We’re fast approaching the end of the year… which means that you’re probably already furiously planning for next year. Judging by the flood of bookings we’ve had over the last couple of weeks for in school training for September it seems that many of you are keen to get the new school year off to a good start.
Whether you decide to host your own INSET training, or bring in an external provider, there are a few key things you can bear in mind during the planning process which will help ensure that your training is relevant, practical, engaging and runs smoothly.
Consider the needs of individuals
There can be a tendency for INSET training to become a bit of a box ticking exercise. It needn’t be so. Use it as an opportunity to address individual training needs. You are likely to be aware of these via individual performance appraisals or you can carry out a basic training needs audit.
Put individual needs within the context of the school or department
Once you’re aware of the needs of individuals, think about how these fit into the broader context of the school or department so that you can develop a training day that meets the needs of both individuals and the department as a whole.
Determine clear objectives for the day
As with planning any lesson, it is important to determine what outcomes you are hoping to achieve through your INSET training day. These can be very concrete and skills based e.g. ‘to ensure all staff are able to use the new VLE’ they may be broader e.g. ‘to ensure staff are comfortable with diffusing angry situations’ or maybe they are more long germ e.g. ‘to develop an action plan for dealing with absenteeism to be implemented in the autumn term.’ Setting objectives will make it far easier to plan the content of your training and give staff a far clearer idea of why they are attending and what they might hope to achieve.
Use your INSET training as an opportunity to develop shared goals
INSET days are a fantastic opportunity to share ideas and to ensure everyone is working as a team and singing from the same hymn sheet. In your planning ensure you monopolise on this opportunity to have staff working together and provide opportunities for the team to develop shared goals. You can be sure that staff will be more motivated to achieve goals they have had a hand in setting.
Ensure staff are aware of what is expected of them and are adequately prepared
Share the objectives of your training day well ahead of time. Staff need to know ‘what’s in it for me’ and feel motivated to attend and actively participate. If you require staff to prepare for the day, make it crystal clear what is expected of them. Your day will get off to a bad start if required preparation has not been done because it was not communicated well. This happens frequently.
Think carefully about who will lead your INSET day
Many people choose to appoint internal members of staff to lead their INSET training. This can work very well as long as they adequately prepare, have the respect of their colleagues and have the required skills and knowledge to deliver the training. An alternative is to bring in an external provider. This can often add an element of rigour to the day and also gives a clear message to staff that you are willing to invest in their professional development.
Think about the learning environment
Like children, adults do no learn well in the wrong environment. Try and secure a space that is light and roomy and has everything to hand that you might need for your training.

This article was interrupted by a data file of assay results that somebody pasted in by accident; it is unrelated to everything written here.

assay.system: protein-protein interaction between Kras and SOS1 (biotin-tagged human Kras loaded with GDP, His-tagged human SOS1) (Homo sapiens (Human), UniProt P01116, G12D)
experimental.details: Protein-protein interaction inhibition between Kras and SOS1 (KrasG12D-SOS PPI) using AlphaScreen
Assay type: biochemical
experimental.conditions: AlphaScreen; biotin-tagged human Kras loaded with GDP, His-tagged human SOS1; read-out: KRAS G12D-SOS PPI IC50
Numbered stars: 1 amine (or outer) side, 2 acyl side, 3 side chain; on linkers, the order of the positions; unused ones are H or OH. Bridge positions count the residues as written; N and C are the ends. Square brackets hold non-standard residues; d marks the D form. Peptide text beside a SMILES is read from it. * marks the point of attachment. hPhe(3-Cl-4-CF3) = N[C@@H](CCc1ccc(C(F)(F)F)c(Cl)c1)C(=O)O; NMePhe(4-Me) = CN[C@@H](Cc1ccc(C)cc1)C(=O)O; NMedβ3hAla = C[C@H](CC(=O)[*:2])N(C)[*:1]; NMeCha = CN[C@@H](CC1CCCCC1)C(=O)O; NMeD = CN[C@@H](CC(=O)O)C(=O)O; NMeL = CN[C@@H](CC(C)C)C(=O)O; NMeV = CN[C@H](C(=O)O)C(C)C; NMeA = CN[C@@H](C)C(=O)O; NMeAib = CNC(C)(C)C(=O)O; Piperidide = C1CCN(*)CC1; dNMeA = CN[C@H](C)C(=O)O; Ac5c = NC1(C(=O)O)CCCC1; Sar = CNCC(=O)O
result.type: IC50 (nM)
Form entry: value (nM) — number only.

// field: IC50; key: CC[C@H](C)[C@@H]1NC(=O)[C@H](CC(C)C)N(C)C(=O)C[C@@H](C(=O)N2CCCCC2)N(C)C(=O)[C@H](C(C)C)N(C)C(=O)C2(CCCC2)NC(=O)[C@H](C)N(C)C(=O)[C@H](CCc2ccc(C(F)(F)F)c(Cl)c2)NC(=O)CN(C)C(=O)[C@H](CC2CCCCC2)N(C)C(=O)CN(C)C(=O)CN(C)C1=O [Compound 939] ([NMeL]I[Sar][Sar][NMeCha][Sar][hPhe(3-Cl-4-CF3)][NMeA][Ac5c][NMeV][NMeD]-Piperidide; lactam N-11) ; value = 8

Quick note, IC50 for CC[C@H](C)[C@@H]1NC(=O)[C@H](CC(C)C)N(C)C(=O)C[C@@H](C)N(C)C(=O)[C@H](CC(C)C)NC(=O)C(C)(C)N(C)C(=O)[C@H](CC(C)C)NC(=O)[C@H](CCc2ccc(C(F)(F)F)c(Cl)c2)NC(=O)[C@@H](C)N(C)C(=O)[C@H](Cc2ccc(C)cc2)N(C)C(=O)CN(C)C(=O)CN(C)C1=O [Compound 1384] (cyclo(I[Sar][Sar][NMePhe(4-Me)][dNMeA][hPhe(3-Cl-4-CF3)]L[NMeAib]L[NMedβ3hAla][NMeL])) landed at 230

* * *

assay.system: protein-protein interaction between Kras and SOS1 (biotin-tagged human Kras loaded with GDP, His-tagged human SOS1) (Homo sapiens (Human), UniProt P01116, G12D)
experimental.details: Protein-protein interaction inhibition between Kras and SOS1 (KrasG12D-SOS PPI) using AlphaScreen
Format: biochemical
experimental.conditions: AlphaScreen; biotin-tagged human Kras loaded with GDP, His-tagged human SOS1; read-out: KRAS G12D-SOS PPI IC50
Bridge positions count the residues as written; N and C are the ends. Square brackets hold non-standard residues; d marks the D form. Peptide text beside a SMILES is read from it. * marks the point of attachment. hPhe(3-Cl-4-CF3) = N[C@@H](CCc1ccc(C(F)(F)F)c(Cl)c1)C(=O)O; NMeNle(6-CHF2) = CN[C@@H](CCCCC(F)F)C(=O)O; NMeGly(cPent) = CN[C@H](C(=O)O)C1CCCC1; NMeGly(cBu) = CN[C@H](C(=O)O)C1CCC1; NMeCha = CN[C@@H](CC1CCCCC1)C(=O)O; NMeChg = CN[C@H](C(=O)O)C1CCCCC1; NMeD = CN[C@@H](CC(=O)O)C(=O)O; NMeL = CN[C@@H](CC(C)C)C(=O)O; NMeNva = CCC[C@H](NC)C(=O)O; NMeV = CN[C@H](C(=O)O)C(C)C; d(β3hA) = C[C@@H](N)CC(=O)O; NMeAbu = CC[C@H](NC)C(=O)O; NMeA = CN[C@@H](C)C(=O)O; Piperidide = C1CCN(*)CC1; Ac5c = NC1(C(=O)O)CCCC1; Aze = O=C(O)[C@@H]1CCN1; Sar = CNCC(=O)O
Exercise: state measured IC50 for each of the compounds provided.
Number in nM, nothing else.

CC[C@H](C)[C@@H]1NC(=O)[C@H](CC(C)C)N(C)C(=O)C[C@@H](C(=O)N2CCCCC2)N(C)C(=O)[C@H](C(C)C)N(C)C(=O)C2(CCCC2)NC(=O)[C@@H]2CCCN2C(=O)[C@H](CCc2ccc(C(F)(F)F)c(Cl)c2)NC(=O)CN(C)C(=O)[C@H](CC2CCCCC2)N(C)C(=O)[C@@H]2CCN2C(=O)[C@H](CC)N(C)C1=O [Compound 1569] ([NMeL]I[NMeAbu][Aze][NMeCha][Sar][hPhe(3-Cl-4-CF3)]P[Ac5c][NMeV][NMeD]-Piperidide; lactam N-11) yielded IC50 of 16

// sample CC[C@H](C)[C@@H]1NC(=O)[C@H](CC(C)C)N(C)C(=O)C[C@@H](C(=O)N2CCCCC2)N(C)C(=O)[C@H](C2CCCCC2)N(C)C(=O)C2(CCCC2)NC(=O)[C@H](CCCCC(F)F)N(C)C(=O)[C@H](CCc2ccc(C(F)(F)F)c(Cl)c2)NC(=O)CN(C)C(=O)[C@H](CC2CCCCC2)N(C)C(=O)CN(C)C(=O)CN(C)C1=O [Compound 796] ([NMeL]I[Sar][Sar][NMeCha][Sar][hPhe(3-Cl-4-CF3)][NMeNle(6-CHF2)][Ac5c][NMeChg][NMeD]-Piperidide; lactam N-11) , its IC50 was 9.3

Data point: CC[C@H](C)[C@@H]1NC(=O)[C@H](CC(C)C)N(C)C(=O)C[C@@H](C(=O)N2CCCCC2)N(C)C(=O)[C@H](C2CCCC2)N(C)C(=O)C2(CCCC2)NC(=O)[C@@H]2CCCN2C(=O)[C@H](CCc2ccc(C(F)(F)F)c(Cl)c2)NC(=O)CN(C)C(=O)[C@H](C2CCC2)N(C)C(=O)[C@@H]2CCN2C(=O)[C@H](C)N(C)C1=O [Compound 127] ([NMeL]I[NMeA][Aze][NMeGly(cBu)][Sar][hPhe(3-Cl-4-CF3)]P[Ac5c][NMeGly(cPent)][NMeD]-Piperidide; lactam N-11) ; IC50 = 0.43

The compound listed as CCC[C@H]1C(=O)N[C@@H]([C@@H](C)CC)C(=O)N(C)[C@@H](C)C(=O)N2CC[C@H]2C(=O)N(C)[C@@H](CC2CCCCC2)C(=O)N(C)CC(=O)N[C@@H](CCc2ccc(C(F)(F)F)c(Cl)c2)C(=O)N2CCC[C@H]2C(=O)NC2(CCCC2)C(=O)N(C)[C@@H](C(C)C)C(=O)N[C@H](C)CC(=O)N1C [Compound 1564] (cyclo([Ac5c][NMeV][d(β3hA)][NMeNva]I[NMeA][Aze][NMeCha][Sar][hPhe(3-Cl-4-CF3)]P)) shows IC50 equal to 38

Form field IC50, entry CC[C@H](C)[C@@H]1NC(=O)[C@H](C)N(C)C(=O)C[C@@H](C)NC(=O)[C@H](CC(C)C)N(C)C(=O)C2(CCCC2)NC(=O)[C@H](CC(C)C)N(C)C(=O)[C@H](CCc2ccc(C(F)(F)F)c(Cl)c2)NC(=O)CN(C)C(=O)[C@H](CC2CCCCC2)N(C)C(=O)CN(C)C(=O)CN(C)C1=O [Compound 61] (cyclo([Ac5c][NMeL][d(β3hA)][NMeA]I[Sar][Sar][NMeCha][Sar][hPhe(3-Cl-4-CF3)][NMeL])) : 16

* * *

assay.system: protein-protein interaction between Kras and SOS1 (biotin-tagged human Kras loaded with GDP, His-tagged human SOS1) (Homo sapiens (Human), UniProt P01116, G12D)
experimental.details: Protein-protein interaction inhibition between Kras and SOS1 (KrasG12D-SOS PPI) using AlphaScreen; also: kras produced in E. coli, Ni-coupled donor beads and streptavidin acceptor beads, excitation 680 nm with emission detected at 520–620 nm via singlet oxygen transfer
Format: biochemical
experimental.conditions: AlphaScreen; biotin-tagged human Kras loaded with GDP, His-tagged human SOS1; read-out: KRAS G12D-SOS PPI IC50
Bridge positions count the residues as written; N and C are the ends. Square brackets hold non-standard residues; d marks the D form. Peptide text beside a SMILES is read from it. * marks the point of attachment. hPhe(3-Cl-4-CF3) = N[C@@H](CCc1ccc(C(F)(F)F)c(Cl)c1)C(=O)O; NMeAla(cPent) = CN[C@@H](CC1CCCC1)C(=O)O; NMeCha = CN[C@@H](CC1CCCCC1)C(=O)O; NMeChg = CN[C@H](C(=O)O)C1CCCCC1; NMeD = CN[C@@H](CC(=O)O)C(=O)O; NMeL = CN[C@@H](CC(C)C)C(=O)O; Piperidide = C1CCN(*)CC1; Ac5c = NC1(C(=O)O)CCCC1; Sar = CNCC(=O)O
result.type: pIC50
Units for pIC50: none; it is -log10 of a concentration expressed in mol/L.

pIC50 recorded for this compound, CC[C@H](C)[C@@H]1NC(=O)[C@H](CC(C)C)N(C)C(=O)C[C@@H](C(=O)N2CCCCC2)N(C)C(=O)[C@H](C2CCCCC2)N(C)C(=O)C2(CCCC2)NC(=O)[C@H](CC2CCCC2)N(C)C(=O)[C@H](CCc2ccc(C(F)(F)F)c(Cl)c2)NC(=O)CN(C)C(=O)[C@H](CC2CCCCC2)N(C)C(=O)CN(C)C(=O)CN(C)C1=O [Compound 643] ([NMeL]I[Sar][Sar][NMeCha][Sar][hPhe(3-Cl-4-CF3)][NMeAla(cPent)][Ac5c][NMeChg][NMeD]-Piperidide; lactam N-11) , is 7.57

Put thought into the materials
Do develop materials to accompany your training day and do pay them a great deal of care and attention. These materials should make sense on their own for use by any staff who are unable to attend on the day – or as a reference for attendees at a later date. Shoddy or non-existent materials screams ‘this day is not considered important by the SLT’ to you participants who will are then less likely to treat it seriously.
Plan interactive activities and enable a sharing of ideas
When writing your materials and planning the day, bear in mind all of the same ideas that you would apply to good lesson planning. Keep things interesting. Differentiate as appropriate. Ensure that there is plenty of opportunity for interaction and develop relevant activities that will consolidate learning.
Prepare relevant materials etc well in advance
Be prepared. Do not let staff arrive on the day to find you frantically trying to set up a room / photocopy materials etc. These are yet more messages which show that you do not value this training.
Don’t let staff opt out without good reason
Many staff do not see the value of INSET training and this is compounded by staff being able to opt out with the flimsiest of excuses. Your training day should be a valuable part of the continuing professional development of your staff and should be respected as such. Do not allow staff to opt out without a really good reason. If you take it seriously, your staff will too.
Make it enjoyable
The last advice I would give is that INSET days often fall right at the beginning of term, when the kids are still on holiday. Staff might not be at their most motivated as perhaps they’d rather still be at home… so make your INSET days fun. Little things can make a huge amount of difference. Build in decent coffee breaks allowing staff to catch up with each other, make sure you have some fun or light hearted activities to break the ice and most importantly of all… make sure you buy plenty of biscuits!
If you are looking for an external provider, Creative Education can offer INSET training from as little as £499. We can either deliver one of our wide range of teacher training courses in your school or we can develop a bespoke INSET training day to meet your specific needs. For more information please either visit the INSET training section of our website or call our INSET training team on 0800 881 8185.